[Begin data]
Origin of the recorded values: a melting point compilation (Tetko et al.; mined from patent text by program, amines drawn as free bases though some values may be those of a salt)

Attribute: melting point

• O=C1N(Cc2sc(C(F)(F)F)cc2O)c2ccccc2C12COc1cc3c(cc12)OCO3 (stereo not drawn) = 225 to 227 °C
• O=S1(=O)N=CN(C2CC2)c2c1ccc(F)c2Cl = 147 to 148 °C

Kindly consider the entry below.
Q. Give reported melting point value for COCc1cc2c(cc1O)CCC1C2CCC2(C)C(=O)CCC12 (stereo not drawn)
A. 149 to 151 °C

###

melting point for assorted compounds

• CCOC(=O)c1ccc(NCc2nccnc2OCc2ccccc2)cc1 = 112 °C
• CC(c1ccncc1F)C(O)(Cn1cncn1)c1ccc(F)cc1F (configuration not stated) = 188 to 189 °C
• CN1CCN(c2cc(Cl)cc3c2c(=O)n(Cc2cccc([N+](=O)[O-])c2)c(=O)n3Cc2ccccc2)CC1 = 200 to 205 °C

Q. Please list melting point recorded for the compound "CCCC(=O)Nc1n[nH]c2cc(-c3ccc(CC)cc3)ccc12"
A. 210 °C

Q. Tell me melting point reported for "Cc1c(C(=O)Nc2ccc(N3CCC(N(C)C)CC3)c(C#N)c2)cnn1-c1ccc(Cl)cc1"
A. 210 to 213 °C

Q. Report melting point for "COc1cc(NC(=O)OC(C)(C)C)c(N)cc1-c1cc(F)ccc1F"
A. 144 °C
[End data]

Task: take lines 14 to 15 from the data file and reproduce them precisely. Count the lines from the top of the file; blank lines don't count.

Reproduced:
A. 210 °C

Q. Tell me melting point reported for "Cc1c(C(=O)Nc2ccc(N3CCC(N(C)C)CC3)c(C#N)c2)cnn1-c1ccc(Cl)cc1"